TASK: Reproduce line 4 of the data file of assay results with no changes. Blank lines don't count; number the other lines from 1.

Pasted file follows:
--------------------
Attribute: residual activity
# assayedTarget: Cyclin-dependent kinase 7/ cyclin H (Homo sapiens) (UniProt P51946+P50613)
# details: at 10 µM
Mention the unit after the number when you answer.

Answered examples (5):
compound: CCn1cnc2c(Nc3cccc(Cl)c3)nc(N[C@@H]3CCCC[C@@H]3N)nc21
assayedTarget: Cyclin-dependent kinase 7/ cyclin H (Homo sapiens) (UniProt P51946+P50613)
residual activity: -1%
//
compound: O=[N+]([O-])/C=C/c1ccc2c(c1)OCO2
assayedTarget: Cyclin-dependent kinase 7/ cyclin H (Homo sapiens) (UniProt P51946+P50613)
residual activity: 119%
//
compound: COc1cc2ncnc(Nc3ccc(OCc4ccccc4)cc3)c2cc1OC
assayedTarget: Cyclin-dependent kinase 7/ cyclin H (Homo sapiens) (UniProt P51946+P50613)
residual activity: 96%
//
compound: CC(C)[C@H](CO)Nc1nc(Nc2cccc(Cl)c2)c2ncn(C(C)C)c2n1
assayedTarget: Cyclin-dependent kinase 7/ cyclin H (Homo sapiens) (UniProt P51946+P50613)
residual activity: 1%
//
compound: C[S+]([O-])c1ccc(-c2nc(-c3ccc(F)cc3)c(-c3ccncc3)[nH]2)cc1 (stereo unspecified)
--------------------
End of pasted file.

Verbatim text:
Mention the unit after the number when you answer.